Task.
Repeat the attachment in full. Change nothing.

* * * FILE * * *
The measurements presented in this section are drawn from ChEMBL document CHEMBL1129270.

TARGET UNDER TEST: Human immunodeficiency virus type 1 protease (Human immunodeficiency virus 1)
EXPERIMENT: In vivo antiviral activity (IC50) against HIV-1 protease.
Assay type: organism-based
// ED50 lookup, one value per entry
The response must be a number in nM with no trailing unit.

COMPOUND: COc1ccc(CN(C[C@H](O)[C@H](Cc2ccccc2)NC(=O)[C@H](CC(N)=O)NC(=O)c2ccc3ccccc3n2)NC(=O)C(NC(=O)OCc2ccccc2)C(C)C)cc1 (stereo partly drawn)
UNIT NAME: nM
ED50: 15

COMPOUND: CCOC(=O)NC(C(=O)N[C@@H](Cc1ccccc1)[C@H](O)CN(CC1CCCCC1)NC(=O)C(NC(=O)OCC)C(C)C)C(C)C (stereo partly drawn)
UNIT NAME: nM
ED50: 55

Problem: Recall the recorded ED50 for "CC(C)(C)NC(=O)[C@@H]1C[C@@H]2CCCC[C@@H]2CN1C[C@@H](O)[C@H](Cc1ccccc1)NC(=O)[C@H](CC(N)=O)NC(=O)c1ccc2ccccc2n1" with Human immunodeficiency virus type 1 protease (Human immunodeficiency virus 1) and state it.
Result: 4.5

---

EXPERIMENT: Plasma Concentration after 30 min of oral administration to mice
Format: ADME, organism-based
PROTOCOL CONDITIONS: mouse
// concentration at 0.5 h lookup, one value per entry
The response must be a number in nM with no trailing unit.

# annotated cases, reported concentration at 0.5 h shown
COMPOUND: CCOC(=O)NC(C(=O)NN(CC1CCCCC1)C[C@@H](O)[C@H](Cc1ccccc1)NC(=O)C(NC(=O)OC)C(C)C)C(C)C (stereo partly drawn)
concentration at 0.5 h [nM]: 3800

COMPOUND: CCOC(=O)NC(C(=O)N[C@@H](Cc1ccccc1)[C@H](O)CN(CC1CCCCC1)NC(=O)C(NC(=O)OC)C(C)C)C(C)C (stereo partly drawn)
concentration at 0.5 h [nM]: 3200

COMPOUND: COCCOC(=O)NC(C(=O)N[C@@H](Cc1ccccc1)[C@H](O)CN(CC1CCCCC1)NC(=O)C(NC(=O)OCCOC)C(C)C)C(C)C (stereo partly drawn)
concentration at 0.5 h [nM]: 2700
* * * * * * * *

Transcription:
The measurements presented in this section are drawn from ChEMBL document CHEMBL1129270.

TARGET UNDER TEST: Human immunodeficiency virus type 1 protease (Human immunodeficiency virus 1)
EXPERIMENT: In vivo antiviral activity (IC50) against HIV-1 protease.
Assay type: organism-based
// ED50 lookup, one value per entry
The response must be a number in nM with no trailing unit.

COMPOUND: COc1ccc(CN(C[C@H](O)[C@H](Cc2ccccc2)NC(=O)[C@H](CC(N)=O)NC(=O)c2ccc3ccccc3n2)NC(=O)C(NC(=O)OCc2ccccc2)C(C)C)cc1 (stereo partly drawn)
UNIT NAME: nM
ED50: 15

COMPOUND: CCOC(=O)NC(C(=O)N[C@@H](Cc1ccccc1)[C@H](O)CN(CC1CCCCC1)NC(=O)C(NC(=O)OCC)C(C)C)C(C)C (stereo partly drawn)
UNIT NAME: nM
ED50: 55

Problem: Recall the recorded ED50 for "CC(C)(C)NC(=O)[C@@H]1C[C@@H]2CCCC[C@@H]2CN1C[C@@H](O)[C@H](Cc1ccccc1)NC(=O)[C@H](CC(N)=O)NC(=O)c1ccc2ccccc2n1" with Human immunodeficiency virus type 1 protease (Human immunodeficiency virus 1) and state it.
Result: 4.5

---

EXPERIMENT: Plasma Concentration after 30 min of oral administration to mice
Format: ADME, organism-based
PROTOCOL CONDITIONS: mouse
// concentration at 0.5 h lookup, one value per entry
The response must be a number in nM with no trailing unit.

# annotated cases, reported concentration at 0.5 h shown
COMPOUND: CCOC(=O)NC(C(=O)NN(CC1CCCCC1)C[C@@H](O)[C@H](Cc1ccccc1)NC(=O)C(NC(=O)OC)C(C)C)C(C)C (stereo partly drawn)
concentration at 0.5 h [nM]: 3800

COMPOUND: CCOC(=O)NC(C(=O)N[C@@H](Cc1ccccc1)[C@H](O)CN(CC1CCCCC1)NC(=O)C(NC(=O)OC)C(C)C)C(C)C (stereo partly drawn)
concentration at 0.5 h [nM]: 3200

COMPOUND: COCCOC(=O)NC(C(=O)N[C@@H](Cc1ccccc1)[C@H](O)CN(CC1CCCCC1)NC(=O)C(NC(=O)OCCOC)C(C)C)C(C)C (stereo partly drawn)
concentration at 0.5 h [nM]: 2700